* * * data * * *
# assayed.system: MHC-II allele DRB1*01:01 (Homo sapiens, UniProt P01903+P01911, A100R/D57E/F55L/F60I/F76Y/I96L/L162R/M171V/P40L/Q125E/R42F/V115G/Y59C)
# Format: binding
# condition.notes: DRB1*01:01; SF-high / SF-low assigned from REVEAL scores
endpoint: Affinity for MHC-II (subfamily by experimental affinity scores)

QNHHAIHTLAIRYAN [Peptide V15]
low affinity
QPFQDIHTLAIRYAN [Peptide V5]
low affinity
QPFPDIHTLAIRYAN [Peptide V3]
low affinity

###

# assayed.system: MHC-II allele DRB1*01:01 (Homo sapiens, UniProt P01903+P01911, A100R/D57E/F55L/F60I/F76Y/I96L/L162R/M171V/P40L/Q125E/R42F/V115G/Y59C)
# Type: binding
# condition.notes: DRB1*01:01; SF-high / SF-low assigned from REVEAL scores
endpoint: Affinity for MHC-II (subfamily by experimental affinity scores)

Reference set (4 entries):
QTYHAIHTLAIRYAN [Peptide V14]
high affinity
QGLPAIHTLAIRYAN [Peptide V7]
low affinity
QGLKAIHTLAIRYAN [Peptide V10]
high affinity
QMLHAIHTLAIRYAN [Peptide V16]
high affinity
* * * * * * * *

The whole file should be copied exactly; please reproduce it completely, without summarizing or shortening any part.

# assayed.system: MHC-II allele DRB1*01:01 (Homo sapiens, UniProt P01903+P01911, A100R/D57E/F55L/F60I/F76Y/I96L/L162R/M171V/P40L/Q125E/R42F/V115G/Y59C)
# Format: binding
# condition.notes: DRB1*01:01; SF-high / SF-low assigned from REVEAL scores
endpoint: Affinity for MHC-II (subfamily by experimental affinity scores)

QNHHAIHTLAIRYAN [Peptide V15]
low affinity
QPFQDIHTLAIRYAN [Peptide V5]
low affinity
QPFPDIHTLAIRYAN [Peptide V3]
low affinity

###

# assayed.system: MHC-II allele DRB1*01:01 (Homo sapiens, UniProt P01903+P01911, A100R/D57E/F55L/F60I/F76Y/I96L/L162R/M171V/P40L/Q125E/R42F/V115G/Y59C)
# Type: binding
# condition.notes: DRB1*01:01; SF-high / SF-low assigned from REVEAL scores
endpoint: Affinity for MHC-II (subfamily by experimental affinity scores)

Reference set (4 entries):
QTYHAIHTLAIRYAN [Peptide V14]
high affinity
QGLPAIHTLAIRYAN [Peptide V7]
low affinity
QGLKAIHTLAIRYAN [Peptide V10]
high affinity
QMLHAIHTLAIRYAN [Peptide V16]
high affinity